Expensive tastes: The flagship Starbucks in Rosebank cost more than R10m. Picture: Freddy Mavunda
Expensive tastes: The flagship Starbucks in Rosebank cost more than R10m. Picture: Freddy Mavunda

Cleaning up Taste’s kitchen has certainly not come cheap. And the few retail shareholders it has left after a succession of rights offers may have to wait another three years before the company hits "critical mass".

Under the new management of interim CEO Tyrone Moodley and his permanent replacement, Dylan Pienaar, Taste — which owns the local rights to global food giants Starbucks and Domino’s Pizza — posted a R318m loss from continuing operations last week.

Pienaar, who has been in the CEO role since March, tells the FM that Taste will need up to R320m in further funding to get all its brands to start generating positive cash flows.

Analysts have largely stopped covering the once popular small-cap stock; most were flushed out by its rights offers, which have left Protea Asset Management, co-owned by Moodley and US-based investor Sean Riskowitz, with 64% of Taste.

In its last cash call, for example, Taste issued 1.32-billion new shares at 10c each to raise R132m — all of it underwritten by the Riskowitz Value Fund, as well as private US investment vehicle the Rand Group and UK-based private equity firm Eldon Capital.

Less than 5% of Taste is now held by retail investors.

Keith McLachlan, small-caps portfolio manager at AlphaWealth, says he checks in from time to time to see what the company is up to, but his original view — that Taste is in trouble — still holds true.

"They need more money, time and sales, and they need less competition and costs … and [money] is running out fast," he says.

Taste, obviously, has a different view.

After an "arduous" six months identifying problem areas, the company says it has cut costs, honed management and split the company into two clear divisions: jewellery and food.

It says the benefit of its cost cuts will only be felt in the next financial year, though "evidence of an operational turnaround has already emerged".

And despite its parlous finances, Taste has secured the backing of both Domino’s and Starbucks after playing "open cards" on its financial position.

It has also fine-tuned a new store roll-out plan for both brands, which were brought in amid much hype under founder and former CEO Carlo Gonzaga, who stepped down in February 2018 as the wheels began to come off.

Domino’s, says Pienaar, had become "diluted" to "just another pizza brand", partly because Taste had opted to convert its existing Scooters network to Domino’s stores.

"It’s not just a matter of changing the name of the store, the store needs to be relocated to a better place. It needs to be high street, in the right delivery areas."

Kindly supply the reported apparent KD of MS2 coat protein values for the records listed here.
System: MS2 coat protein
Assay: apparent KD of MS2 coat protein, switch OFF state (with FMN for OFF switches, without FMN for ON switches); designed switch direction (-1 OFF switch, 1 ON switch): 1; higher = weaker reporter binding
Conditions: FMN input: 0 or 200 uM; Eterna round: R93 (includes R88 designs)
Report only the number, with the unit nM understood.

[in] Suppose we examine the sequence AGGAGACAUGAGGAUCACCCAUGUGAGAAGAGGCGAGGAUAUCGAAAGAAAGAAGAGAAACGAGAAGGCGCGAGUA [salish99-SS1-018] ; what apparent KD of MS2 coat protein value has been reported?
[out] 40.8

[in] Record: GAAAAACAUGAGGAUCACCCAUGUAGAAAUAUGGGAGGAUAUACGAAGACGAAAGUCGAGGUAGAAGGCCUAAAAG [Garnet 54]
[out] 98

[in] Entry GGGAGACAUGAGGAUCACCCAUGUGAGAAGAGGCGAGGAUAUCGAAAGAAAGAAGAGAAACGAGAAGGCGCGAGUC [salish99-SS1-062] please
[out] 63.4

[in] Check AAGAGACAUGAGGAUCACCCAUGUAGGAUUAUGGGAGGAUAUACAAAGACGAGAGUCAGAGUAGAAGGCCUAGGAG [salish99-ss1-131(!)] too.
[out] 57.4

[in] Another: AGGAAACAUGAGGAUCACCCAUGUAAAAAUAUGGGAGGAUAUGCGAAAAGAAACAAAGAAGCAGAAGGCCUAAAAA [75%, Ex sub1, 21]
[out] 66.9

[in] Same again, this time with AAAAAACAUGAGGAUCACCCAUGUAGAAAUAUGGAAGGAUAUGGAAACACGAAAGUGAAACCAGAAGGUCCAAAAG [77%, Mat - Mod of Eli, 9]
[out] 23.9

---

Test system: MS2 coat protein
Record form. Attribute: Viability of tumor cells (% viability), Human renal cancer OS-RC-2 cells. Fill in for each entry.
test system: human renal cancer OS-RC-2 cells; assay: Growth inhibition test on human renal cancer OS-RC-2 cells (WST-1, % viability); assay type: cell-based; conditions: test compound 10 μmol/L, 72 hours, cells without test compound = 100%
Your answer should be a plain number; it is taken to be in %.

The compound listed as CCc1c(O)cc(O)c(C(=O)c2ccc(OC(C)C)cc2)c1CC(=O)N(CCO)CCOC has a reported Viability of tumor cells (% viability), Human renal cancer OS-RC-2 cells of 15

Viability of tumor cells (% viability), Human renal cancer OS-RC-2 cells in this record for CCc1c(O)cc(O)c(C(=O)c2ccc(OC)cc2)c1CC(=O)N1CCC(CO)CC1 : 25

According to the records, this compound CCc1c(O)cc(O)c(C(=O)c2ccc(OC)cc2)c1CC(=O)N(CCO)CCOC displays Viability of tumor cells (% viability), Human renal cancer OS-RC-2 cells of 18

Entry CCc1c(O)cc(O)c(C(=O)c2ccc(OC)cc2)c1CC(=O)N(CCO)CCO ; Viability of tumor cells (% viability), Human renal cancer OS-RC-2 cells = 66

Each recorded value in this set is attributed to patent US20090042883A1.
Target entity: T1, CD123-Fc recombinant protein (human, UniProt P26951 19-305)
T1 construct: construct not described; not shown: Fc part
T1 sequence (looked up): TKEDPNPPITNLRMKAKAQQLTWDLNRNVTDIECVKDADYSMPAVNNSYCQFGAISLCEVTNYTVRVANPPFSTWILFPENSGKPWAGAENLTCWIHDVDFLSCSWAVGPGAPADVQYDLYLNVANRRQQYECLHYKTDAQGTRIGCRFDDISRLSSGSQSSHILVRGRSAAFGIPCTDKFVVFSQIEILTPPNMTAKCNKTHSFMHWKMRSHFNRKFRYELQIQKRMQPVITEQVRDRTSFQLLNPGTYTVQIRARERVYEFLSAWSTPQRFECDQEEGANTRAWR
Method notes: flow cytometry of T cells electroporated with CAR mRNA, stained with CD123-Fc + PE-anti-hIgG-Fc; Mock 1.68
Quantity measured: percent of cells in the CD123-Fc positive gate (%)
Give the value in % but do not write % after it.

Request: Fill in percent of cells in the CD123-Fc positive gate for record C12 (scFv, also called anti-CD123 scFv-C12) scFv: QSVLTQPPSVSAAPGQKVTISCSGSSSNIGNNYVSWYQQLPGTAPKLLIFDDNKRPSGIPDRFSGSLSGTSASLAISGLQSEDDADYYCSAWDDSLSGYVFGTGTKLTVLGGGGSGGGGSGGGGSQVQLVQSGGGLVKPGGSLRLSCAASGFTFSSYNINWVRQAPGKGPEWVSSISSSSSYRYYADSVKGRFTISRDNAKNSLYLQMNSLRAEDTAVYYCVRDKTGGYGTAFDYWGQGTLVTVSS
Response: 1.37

The plan is to expand the network of outlets, at the same time making sure the existing ones break even. Taste has to make sure it has critical mass: too few stores, and Domino’s will never be a household name. In other words, a catch-22 for a company that seems always to be short of cash.

"Right now an 80-store network is very scattered so [we need] to concentrate on the high catchment areas, the areas where we know people are spending money on pizza," Pienaar says.

The company can buy data from outfits such as Lightstone and Fernridge that give the overall spend in quick-service restaurants for an area. "Then we work out what we should, as a percentage, be capturing of that market," says Pienaar.

One thing’s for sure: Taste’s new Starbucks stores will not carry the same price tag as the first wave did.

Pienaar says each new Starbucks shouldn’t cost more than R4m — a far cry from the more than R10m shelled out for its flagship Rosebank premises.

"Very expensive," says Pienaar. "We should have gone into small, core-format, convenient grab-and-go" stores without the massive seating area in the original version.

Future Starbucks stores are also set to offer a simpler, pared-down menu.

Where the Seattle-based coffee company is now specialising in small-lot, single-origin coffees under its Starbucks Reserve label, coffee tastes in SA, say Moodley and Pienaar, have a long way to go.

They need more money, time and sales, and they need less competition and costs
Keith McLachlan

"The SA coffee market’s not there yet," says Pienaar. "We need to be Starbucks 1986 when it first launched — a very simple core offering. We’ve got to take the SA consumer on the coffee journey and grow into Starbucks 2019."

After an abortive attempt to sell the luxury goods division — there weren’t any buyers — Taste has decided to keep it in-house, although it has outsourced the jewellery manufacturing.

"We got our price points [in NWJ] right, looking at everyday affordable jewellery rather than running promotions and discounts, and Arthur Kaplan, which is driven by high-end watches, is an exceptionally resilient segment of retail. It struggled a little bit but nowhere near our other businesses," says Pienaar.

The market might beg to differ: luxury goods posted a 12% drop in revenue, to R490m, while impairments and one-off costs pushed it to a R43m operating loss.

While Taste has promised that its retail store operations will generate a profit in earnings before interest, taxation, depreciation and amortisation terms this year, the company isn’t anywhere close to sustaining itself.

In its outlook statement, Taste says it "will continue to engage with various capital markets in order to secure further funding".

After so many cash calls, patience must be wearing thinner than a pizza base.